Carl Akeley was born in Clarendon, New York, and grew up on a farm, attending school for only three years. He learned taxidermy from David Bruce in Brockport, New York, and then entered an apprenticeship in taxidermy at Ward’s Natural Science Establishment in Rochester, New York. While at Ward’s Carl Akeley also helped mount P.T. Barnum’s Jumbo after the latter was killed in a railroad accident. In 1886 Carl Akeley moved on to the Milwaukee Public Museum (MPM) in Milwaukee, Wisconsin. Akeley remained in Milwaukee for six years, refining “model” techniques used in taxidermy. At the Milwaukee Public Museum, his early work consisted of animals found in Wisconsin prairies and woodlands. One of these was a diorama of a muskrat group, which is sometimes referred to as the first museum diorama; however, such dioramas, and dioramas depicting “habitat groups,” dated back well into the early 1800s, and were quite popular with taxidermists in Victorian England. In addition, he also created historical reindeer and orangutan exhibits. Akeley left the Milwaukee Public Museum in 1892 and set up a private studio from which he continued to do contract work, including three mustangs for the Smithsonian Institution for exhibition at the World’s Columbian Exposition. In 1896 he joined the Field Museum of Natural History in Chicago, where he developed his innovative taxidermy techniques, notably the creation of lightweight, hollow, but sturdy mannequins on which to mount the animals’ skins. He was also a prolific inventor, perfecting a “cement gun” to repair the crumbling facade of the Field Columbian Museum in Chicago (the old Palace of Fine Arts from the World’s Columbian Exposition. He is today known as the inventor of shotcrete, or “gunite” as he termed it at the time. Akeley did not use sprayable concrete in his taxidermy work, as is sometimes suggested. Carl Akeley also invented a highly mobile motion picture camera for capturing wildlife, started a company to manufacture it, and patented it in 1915. The Akeley “pancake” camera (so-called because it was round) was soon adopted by the War Department for use in World War I, primarily for aerial use, and later by newsreel companies, and Hollywood studios, primarily for aerial footage and action scenes. F. Trubee Davison covered these and other Akeley inventions in a special issue of Natural History magazine.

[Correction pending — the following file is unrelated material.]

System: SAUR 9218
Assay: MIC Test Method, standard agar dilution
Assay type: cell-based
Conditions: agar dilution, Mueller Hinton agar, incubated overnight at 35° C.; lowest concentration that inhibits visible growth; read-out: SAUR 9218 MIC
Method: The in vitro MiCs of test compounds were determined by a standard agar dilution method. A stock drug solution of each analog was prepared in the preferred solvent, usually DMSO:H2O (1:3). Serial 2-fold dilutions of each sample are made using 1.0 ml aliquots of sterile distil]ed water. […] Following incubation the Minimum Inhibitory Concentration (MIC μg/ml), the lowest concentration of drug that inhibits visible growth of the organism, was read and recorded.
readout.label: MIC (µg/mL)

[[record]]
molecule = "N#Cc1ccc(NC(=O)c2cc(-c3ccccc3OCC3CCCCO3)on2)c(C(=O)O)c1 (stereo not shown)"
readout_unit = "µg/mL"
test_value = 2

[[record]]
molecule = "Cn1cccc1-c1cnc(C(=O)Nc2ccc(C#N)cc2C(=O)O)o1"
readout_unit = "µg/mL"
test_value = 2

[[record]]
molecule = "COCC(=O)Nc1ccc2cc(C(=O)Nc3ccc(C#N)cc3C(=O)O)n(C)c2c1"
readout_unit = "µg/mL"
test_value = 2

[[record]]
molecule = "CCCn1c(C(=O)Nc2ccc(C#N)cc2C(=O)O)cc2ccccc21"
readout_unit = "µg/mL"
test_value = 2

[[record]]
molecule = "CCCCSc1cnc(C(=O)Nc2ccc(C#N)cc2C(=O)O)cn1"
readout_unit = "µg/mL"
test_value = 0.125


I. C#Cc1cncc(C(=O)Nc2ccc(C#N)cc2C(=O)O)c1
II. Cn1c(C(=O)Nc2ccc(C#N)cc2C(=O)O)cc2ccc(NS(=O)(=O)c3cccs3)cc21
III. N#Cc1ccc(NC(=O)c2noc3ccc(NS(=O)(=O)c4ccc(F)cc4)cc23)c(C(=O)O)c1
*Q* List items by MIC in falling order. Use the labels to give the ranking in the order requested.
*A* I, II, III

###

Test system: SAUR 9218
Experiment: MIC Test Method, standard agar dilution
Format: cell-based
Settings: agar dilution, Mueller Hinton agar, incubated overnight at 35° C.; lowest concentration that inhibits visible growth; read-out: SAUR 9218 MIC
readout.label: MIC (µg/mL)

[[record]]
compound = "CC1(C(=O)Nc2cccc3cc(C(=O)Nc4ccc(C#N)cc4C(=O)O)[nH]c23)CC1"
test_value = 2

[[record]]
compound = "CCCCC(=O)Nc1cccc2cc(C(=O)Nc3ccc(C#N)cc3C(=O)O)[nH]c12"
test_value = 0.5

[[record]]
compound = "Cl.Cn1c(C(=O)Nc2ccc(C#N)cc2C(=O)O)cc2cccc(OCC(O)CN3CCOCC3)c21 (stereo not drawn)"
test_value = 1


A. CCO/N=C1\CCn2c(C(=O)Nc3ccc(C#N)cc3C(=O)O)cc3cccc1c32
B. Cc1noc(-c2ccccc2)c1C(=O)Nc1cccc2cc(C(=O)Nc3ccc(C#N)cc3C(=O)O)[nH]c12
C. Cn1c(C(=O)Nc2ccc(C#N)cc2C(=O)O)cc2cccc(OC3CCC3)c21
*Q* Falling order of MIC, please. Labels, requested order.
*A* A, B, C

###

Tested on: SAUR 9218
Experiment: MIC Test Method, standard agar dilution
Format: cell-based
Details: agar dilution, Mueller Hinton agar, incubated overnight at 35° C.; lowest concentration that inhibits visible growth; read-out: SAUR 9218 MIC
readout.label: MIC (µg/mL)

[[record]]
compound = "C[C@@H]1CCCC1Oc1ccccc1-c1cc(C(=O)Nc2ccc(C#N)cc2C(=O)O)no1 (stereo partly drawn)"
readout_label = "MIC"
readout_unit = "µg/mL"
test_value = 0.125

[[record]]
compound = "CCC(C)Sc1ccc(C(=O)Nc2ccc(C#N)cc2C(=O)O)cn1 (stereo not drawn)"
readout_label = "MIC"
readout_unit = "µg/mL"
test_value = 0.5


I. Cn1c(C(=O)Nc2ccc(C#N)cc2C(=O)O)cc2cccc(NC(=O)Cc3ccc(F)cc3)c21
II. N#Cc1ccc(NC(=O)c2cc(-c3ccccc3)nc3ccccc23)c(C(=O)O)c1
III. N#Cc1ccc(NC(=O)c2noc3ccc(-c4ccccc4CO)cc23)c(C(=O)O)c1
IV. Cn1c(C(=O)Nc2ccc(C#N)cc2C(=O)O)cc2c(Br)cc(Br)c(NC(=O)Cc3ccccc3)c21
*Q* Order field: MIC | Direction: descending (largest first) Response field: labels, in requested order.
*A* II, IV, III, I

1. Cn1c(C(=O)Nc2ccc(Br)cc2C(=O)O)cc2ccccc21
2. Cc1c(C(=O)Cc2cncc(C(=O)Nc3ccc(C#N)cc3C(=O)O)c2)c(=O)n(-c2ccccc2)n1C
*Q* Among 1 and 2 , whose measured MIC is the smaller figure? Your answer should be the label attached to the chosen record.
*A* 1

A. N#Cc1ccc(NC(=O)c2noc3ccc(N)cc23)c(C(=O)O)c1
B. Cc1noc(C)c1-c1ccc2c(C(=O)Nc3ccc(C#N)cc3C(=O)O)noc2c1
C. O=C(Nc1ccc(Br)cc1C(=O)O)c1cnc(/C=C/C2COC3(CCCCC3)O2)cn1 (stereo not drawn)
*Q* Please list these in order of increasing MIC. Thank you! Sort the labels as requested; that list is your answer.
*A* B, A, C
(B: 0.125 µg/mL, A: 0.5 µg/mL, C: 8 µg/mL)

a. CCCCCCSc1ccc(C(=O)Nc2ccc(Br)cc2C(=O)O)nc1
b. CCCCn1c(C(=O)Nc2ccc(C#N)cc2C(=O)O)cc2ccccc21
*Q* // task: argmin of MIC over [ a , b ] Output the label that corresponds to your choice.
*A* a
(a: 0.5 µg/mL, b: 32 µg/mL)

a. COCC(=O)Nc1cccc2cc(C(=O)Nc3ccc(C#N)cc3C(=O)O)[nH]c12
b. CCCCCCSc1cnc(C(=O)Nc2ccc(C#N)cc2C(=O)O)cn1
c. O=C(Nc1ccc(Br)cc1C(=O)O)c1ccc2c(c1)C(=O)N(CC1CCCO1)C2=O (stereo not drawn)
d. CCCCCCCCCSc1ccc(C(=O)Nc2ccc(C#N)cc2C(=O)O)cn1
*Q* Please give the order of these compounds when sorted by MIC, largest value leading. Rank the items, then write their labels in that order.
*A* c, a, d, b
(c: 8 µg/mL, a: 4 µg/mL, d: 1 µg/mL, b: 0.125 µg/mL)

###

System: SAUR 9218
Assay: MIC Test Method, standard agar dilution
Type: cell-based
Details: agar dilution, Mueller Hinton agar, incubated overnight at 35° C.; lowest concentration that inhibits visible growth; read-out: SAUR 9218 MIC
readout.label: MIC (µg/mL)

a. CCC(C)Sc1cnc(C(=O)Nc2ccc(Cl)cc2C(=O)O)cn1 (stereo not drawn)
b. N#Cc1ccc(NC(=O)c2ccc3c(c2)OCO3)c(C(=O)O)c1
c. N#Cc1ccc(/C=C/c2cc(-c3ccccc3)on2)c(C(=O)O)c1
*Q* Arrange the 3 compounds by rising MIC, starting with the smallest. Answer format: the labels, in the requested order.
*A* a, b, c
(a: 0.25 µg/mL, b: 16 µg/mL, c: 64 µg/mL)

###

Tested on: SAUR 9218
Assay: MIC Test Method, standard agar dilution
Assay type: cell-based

Carl Akeley specialized in African mammals, particularly the gorilla and the elephant. As a taxidermist, he improved on techniques of fitting the skin over a carefully prepared and sculpted form of the animal’s body, producing very lifelike specimens, with consideration of musculature, wrinkles, and veins. He also displayed the specimens in groups in a natural setting. Many animals that he preserved he had personally collected. His wife, Mary Jobe Akeley, married him two years before he died. He had previously been married to Delia J. Akeley (1875–1970) for nearly 20 years. Delia Akeley accompanied him on two of his biggest and most productive safaris to Africa in 1905 and again in 1909. Delia later returned to Africa twice under the auspices of the Brooklyn Museum of Arts and Sciences. She organized and led both trips and lived for several months in the Ituri Forest with Pygmies.
- May, 19, 1864
- Clarendon, New York
- November, 18, 1926
- Mt. Mikeno, Belgian Congo
- Carl Akeley Burial Location
- Goma, Nord-Kivu, Congo, Democratic Republic of